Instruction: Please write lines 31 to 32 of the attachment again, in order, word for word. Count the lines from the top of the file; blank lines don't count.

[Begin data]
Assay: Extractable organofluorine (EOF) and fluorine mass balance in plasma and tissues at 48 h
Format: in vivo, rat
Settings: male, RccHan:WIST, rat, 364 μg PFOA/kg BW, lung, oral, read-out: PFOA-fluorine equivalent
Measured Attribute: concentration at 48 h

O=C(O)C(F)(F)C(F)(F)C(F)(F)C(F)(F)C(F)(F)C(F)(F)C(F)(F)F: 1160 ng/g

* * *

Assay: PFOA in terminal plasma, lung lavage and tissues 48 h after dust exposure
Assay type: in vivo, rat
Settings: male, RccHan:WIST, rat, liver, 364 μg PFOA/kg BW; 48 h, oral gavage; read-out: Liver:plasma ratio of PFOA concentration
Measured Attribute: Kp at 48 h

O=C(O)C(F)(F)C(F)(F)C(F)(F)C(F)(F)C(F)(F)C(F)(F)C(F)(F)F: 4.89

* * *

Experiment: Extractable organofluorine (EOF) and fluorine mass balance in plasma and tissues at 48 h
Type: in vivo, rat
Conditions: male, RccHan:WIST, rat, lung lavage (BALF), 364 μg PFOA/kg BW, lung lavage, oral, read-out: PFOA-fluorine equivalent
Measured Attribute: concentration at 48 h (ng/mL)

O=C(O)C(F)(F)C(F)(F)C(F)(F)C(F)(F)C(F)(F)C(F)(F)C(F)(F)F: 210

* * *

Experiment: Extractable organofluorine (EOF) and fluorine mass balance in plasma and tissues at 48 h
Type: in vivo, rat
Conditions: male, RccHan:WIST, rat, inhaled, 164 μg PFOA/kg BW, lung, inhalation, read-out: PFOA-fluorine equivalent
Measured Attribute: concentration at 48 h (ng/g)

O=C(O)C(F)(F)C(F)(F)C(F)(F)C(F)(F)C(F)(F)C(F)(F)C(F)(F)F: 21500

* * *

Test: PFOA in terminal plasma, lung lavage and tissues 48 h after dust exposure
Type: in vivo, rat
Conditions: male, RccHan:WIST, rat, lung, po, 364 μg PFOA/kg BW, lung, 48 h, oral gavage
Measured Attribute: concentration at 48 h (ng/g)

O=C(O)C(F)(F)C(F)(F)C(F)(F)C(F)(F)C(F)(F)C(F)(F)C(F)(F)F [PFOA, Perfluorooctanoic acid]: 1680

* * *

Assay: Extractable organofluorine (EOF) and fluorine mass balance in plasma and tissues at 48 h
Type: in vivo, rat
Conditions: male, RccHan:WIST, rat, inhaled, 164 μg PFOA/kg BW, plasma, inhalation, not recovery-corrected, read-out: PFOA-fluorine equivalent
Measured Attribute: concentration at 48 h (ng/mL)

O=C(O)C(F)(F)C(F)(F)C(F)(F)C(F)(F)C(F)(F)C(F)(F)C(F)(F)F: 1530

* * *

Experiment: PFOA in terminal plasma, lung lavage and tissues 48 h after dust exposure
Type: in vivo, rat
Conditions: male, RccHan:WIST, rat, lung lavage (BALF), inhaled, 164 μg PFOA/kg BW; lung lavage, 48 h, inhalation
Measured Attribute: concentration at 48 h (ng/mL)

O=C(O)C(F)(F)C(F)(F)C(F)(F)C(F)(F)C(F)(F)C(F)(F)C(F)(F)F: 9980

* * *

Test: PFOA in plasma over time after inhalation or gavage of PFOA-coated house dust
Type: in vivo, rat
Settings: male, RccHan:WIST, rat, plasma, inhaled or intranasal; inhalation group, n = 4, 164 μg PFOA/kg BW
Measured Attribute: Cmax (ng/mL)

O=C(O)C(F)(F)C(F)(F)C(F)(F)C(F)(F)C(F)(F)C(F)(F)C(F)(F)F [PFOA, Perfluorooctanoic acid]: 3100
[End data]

Assay: Extractable organofluorine (EOF) and fluorine mass balance in plasma and tissues at 48 h
Type: in vivo, rat